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Limited Carpal Fusion Using a Novel, Memory Wire, Staple
Xavier Simcock, MD; Peter J. Evans, MD, PHD
Cleveland Clinic, Cleveland, OH

Purpose: While multiple techniques have been used to salvage degenerative wrists, partial wrist fusions maintain carpal height, preserve functional motion and reliably improve pain. Partial wrist fusions have been achieved using a variety of techniques, with more recent techniques offering less violation of articulating surfaces. We retrospectively reviewed our early experience and learning curve with a dorsally impacted memory wire staple.
Methods: A retrospective review of a single surgeon series was conducted for patients with SLAC or SNAC degenerative wrist arthritis. Patients who underwent partial wrist fusions with a nitinol wire memory staple between 2011 and 2014 were eligible for inclusion. Review of medical records and radiographs for VAS, ROM, radiographic outcomes, and revision operations were assessed.
Results: 25 patients with an average age of 55 years 8.9 years were included with an average follow up of one year 7 months. All patients (5) with less than one year follow up had radiographic evidence of fusion at final follow up. Overall 10/25 (40 %) of staples backed up from the original insertion. 7/25 (28 %) underwent repeat intervention with staple removal. 3 patients returned to operating room prior to 6 weeks. 4 patients returned to the operating room on average one year after the index operation. 3/25 (12 %) patients failed to maintain radiographic reduction.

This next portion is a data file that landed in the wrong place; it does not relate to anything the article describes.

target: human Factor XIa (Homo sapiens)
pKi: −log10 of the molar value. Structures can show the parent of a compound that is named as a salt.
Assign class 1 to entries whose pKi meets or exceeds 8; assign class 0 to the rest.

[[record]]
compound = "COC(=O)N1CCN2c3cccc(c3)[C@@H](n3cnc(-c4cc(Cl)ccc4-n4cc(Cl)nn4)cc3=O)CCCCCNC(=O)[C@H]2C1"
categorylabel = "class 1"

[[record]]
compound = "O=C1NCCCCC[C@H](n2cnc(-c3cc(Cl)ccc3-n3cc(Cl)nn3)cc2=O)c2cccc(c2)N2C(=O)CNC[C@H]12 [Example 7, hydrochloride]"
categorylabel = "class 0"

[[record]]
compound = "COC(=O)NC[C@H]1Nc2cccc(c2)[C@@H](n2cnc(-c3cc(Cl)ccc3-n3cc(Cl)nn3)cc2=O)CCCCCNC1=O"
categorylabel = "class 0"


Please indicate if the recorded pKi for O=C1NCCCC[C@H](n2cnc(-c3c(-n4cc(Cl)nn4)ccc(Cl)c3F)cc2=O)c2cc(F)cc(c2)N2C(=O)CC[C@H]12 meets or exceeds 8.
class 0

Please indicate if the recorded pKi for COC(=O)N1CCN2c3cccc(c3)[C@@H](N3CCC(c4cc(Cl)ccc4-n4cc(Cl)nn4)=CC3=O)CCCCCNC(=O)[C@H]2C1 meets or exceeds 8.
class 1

Conclusion: Although nitinol provides a unique memory characteristic which offers continuous compression across partial wrist fusions, there is a learning curve and back up rate to be considered when using the implant. Avoiding staple back up requires careful attention by the surgeon and a modification of the insertion technique. All patients within the study cohort achieved a painless wrist at final follow up. One patient was converted to cannulated screws after early back up of the staple. One patient went on to a painless nonunion.

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